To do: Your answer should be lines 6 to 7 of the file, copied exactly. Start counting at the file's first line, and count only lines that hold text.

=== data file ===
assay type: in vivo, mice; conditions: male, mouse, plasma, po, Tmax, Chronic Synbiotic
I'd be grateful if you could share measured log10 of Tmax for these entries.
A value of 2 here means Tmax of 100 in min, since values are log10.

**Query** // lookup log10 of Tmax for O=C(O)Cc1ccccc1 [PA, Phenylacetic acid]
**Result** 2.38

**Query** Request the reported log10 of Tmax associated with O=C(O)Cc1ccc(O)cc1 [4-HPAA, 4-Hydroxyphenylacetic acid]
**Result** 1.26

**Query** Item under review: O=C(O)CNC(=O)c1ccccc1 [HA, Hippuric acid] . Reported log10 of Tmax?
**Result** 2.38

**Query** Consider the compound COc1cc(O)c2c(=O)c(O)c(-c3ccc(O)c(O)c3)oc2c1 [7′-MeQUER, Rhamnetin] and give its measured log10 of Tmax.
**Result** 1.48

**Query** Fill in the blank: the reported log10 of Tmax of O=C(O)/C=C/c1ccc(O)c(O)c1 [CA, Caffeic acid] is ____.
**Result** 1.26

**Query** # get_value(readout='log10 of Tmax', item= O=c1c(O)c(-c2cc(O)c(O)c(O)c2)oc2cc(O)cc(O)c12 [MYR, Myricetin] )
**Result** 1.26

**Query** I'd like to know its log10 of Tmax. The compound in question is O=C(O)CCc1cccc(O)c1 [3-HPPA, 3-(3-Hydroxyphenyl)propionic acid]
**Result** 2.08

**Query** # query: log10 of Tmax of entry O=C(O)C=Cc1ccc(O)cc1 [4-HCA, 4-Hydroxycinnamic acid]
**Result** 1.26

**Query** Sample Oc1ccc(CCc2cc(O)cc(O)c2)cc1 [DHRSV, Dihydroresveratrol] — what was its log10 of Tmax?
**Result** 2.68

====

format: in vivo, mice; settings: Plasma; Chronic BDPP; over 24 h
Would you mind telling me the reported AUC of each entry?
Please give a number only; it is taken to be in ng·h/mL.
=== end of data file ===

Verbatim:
**Query** Request the reported log10 of Tmax associated with O=C(O)Cc1ccc(O)cc1 [4-HPAA, 4-Hydroxyphenylacetic acid]
**Result** 1.26